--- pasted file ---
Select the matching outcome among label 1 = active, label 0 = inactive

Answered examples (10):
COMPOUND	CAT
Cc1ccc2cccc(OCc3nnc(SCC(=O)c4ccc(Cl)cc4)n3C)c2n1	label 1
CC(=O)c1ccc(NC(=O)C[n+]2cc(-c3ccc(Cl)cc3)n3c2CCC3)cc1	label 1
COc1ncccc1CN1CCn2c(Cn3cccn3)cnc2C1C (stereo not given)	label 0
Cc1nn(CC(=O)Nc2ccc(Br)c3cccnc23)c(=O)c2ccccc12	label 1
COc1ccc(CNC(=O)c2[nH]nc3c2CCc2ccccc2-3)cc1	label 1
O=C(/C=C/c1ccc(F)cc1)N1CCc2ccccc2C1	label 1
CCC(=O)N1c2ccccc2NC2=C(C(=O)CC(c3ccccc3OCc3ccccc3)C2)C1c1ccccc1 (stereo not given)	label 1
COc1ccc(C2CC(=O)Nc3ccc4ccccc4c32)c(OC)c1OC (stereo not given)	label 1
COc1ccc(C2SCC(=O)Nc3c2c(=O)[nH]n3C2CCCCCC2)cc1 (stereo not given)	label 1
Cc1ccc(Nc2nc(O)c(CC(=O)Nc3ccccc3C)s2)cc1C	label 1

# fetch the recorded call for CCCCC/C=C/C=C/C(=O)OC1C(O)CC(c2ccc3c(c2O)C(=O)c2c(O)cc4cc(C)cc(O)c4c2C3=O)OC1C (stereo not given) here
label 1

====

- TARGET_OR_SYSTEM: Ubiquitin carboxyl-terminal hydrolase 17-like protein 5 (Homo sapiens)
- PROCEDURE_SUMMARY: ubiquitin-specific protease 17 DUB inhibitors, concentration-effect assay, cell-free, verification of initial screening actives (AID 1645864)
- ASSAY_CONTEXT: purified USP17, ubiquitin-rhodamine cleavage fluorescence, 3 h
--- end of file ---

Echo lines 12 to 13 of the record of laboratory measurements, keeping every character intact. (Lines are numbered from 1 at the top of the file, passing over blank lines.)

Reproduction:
COc1ccc(C2SCC(=O)Nc3c2c(=O)[nH]n3C2CCCCCC2)cc1 (stereo not given)	label 1
Cc1ccc(Nc2nc(O)c(CC(=O)Nc3ccccc3C)s2)cc1C	label 1